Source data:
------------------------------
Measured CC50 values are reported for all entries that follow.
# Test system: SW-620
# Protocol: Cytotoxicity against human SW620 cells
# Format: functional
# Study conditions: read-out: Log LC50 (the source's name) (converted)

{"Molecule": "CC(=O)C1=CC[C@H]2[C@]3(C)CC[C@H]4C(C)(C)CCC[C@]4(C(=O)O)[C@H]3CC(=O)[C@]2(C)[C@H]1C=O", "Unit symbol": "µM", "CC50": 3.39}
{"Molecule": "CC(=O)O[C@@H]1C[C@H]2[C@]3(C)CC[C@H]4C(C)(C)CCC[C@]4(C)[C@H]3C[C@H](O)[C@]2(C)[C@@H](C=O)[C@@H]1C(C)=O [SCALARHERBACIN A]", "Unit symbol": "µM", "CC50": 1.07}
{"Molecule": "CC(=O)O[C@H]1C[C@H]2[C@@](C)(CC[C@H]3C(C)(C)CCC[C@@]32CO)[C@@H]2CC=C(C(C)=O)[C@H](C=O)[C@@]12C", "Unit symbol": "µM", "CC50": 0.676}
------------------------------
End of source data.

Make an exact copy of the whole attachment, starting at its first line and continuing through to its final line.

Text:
Measured CC50 values are reported for all entries that follow.
# Test system: SW-620
# Protocol: Cytotoxicity against human SW620 cells
# Format: functional
# Study conditions: read-out: Log LC50 (the source's name) (converted)

{"Molecule": "CC(=O)C1=CC[C@H]2[C@]3(C)CC[C@H]4C(C)(C)CCC[C@]4(C(=O)O)[C@H]3CC(=O)[C@]2(C)[C@H]1C=O", "Unit symbol": "µM", "CC50": 3.39}
{"Molecule": "CC(=O)O[C@@H]1C[C@H]2[C@]3(C)CC[C@H]4C(C)(C)CCC[C@]4(C)[C@H]3C[C@H](O)[C@]2(C)[C@@H](C=O)[C@@H]1C(C)=O [SCALARHERBACIN A]", "Unit symbol": "µM", "CC50": 1.07}
{"Molecule": "CC(=O)O[C@H]1C[C@H]2[C@@](C)(CC[C@H]3C(C)(C)CCC[C@@]32CO)[C@@H]2CC=C(C(C)=O)[C@H](C=O)[C@@]12C", "Unit symbol": "µM", "CC50": 0.676}